ing. Accordingly, on the basis of the foregoing, for the
purpose of allocating responsibility in medical negligence
cases, an employer-employee relationship in effect ex-
ists between hospitals and their attending and visiting
physicians. This being the case, there is basis for holding
an employer solidarily responsible for the negligence of
its employee is found in Article 2180 of the Civil Code
which considers a person accountable not only for his
own acts but also for those of others based on the
former’s responsibility under a relationship of patria
potestas. Such responsibility ceases when the persons or
entity concerned prove that they have observed the dili-
gence of a good father of the family to prevent damage.
In other words, while the burden of proving negligence
rests on the plaintiffs, once negligence is shown, the bur-
den shifts to the respondents (parent, guardian, teacher
120 LAWS AND JURISPRUDENCE ON TORTS AND DAMAGES

or employer) who should prove that they observed the


diligence of a good father of a family to prevent damage
(Ibid.).
The hospital filed motion for reconsideration. It ar-
gued that DLSMC “does not hire or engage the services
of a consultant, but rather, accredits the latter and grants
him or her the privilege of maintaining a clinic and/or
admitting patients in the hospital upon a showing by
the consultant that he or she possesses the necessary
qualifications, such as accreditation by the appropriate
board (diplomate), evidence of fellowship and references.
Second, it is not the hospital but the patient who pays
the consultant’s fee for services rendered by the latter.
Third, a hospital does not dismiss a consultant; instead,
the latter may lose his or her accreditation or privileges
granted by the hospital. Lastly, when a doctor refers a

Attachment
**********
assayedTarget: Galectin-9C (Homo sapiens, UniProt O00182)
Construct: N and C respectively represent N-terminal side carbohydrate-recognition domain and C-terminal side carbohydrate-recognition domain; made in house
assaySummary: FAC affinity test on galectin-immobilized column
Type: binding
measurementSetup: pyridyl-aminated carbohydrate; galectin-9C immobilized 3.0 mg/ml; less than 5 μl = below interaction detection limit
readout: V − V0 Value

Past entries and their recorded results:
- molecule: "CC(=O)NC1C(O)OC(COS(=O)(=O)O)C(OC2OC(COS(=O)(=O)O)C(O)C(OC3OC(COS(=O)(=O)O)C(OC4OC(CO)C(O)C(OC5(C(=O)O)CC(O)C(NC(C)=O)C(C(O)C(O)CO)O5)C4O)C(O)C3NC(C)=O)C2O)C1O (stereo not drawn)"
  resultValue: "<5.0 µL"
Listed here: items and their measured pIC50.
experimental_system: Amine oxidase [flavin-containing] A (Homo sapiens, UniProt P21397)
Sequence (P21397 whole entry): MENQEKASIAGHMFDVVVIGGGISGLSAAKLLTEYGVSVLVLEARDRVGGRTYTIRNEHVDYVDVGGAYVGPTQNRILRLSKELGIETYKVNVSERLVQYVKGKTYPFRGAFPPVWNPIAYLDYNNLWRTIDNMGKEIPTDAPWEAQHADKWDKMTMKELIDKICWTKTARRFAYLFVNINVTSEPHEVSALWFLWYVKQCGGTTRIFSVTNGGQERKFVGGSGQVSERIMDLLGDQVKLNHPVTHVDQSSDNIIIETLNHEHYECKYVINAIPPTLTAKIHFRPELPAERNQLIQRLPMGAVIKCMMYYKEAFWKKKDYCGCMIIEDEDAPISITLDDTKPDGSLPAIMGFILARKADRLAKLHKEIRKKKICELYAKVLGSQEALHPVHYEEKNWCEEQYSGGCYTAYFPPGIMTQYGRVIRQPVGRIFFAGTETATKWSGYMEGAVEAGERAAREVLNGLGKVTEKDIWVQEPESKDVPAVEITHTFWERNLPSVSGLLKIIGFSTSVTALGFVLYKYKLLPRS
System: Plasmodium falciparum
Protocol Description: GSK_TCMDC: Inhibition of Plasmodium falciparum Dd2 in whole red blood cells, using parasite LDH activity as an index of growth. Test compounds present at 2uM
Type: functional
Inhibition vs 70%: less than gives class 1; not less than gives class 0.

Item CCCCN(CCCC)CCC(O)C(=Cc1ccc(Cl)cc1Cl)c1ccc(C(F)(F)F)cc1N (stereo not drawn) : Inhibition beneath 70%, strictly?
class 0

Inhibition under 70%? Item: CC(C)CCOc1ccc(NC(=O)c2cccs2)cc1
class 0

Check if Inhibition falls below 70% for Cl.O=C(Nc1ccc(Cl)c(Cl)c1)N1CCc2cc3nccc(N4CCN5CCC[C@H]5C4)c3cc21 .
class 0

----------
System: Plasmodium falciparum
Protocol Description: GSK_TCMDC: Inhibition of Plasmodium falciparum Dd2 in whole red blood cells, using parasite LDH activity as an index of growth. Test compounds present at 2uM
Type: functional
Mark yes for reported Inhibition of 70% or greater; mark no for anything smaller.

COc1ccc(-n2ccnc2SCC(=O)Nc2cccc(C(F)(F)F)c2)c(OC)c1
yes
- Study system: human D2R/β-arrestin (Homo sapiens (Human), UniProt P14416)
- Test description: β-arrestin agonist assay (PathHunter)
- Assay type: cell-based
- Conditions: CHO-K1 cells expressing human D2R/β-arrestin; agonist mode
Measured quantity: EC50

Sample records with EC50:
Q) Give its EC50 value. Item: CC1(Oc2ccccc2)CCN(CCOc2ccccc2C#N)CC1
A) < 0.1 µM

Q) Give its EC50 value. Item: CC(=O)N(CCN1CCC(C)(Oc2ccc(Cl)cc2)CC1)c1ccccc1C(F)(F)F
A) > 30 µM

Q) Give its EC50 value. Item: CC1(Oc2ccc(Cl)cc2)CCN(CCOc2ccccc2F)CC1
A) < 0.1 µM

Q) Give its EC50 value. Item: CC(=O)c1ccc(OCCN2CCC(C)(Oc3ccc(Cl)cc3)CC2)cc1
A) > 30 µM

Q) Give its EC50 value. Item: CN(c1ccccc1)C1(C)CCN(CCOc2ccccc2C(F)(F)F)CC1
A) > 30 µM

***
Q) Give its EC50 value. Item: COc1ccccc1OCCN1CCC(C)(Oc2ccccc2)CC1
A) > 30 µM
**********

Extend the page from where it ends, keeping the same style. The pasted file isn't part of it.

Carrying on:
patient for admission in a hospital, it is the doctor who
prescribes the treatment to be given to said patient. The
hospital’s obligation is limited to providing the patient
with the preferred room accommodation, the nutritional
diet and medications prescribed by the doctor, the equip-
ment and facilities necessary for the treatment of the
patient, as well as the services of the hospital staff who
perform the ministerial tasks of ensuring that the doctor’s
orders are carried out strictly” (Ramos et al. vs. Court of
Appeals, G.R. No. 124354, April 11, 2002).
The Supreme Court granted the motion for recon-
sideration and ruled that “[a]s explained by respondent
hospital, the admission of a physician to membership in
DLSMC’s medical staff as active or visiting consultant is
first decided upon by the Credentials Committee thereof,
which is composed of the heads of the various specialty
departments such as the Department of Obstetrics and
Gynecology, Pediatrics, Surgery with the department
head of the particular specialty applied for as chairman.
The Credentials Committee then recommends to
DLSMC’s Medical Director or Hospital Administrator
the acceptance or rejection of the applicant physician,
and said director or administrator validates the
committee’s recommendation. Similarly, in cases where
a disciplinary action is lodged against a consultant, the
CHAPTER 8 121
KINDRED TORTS

same is initiated by the department to whom the con-


sultant concerned belongs and filed with the Ethics Com-
mittee consisting of the department specialty heads. The
medical director/hospital administrator merely acts as
ex-officio member of said committee. Neither is there
any showing that it is DLSMC which pays any of its
consultants for medical services rendered by the latter
to their respective patients. Moreover, the contract be-
tween the consultant in respondent hospital and his pa-
tient is separate and distinct from the contract between
respondent hospital and said patient. The first has for
its object the rendition of medical services by the con-
sultant to the patient, while the second concerns the pro-
vision by the hospital of facilities and services by its
staff such as nurses and laboratory personnel necessary
for the proper treatment of the patient. Further, no evi-
dence was adduced to show that the injury suffered by
petitioner Erlinda was due to a failure on the part of
respondent DLSMC to provide for hospital facilities and
staff necessary for her treatment. For these reasons, the
finding of liability on the part of DLSMC for the injury
suffered by Erlinda was reversed.” (Ibid.).
14. As regards special or limited practitioners, the Special or
rules and standards governing the duty and liability of limited
physicians and surgeons in the performance of profes- practitioners
sional services are applicable to practitioners of the kin-
dred branches of the healing art, such as chiropodists,
chiropractors, Christian science healers, dentists, practi-